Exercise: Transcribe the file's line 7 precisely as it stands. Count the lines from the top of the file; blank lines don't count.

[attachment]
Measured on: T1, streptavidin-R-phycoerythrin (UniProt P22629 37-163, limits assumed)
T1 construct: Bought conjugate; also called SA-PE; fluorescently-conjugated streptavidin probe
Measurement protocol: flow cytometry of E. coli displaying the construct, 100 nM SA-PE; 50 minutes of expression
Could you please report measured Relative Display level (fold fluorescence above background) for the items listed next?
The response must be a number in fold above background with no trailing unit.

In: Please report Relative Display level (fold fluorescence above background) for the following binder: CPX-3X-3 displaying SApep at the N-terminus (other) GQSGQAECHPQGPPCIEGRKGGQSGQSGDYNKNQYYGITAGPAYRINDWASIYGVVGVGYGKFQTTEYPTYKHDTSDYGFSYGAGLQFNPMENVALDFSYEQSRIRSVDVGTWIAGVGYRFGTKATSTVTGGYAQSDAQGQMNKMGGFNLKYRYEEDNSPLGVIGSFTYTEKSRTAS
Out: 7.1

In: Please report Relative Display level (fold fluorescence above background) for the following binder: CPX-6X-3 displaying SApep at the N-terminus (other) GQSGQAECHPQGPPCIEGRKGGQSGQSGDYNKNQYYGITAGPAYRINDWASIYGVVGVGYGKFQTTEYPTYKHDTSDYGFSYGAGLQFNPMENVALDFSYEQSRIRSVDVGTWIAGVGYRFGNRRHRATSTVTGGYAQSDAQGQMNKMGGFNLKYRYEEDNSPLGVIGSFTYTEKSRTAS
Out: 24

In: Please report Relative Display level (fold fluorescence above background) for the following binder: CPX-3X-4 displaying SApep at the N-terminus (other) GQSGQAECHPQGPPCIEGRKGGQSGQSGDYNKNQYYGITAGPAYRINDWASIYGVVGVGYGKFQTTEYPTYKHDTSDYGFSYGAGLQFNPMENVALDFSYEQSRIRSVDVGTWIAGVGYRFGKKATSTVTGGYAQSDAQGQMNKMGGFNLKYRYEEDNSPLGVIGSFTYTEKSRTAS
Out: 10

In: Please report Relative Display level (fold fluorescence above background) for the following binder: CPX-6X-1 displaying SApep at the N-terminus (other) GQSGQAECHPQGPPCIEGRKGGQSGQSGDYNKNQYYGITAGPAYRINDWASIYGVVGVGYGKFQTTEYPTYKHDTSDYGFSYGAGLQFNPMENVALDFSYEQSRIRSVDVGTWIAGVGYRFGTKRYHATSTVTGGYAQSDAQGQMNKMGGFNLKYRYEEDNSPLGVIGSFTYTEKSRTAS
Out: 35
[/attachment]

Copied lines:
Out: 7.1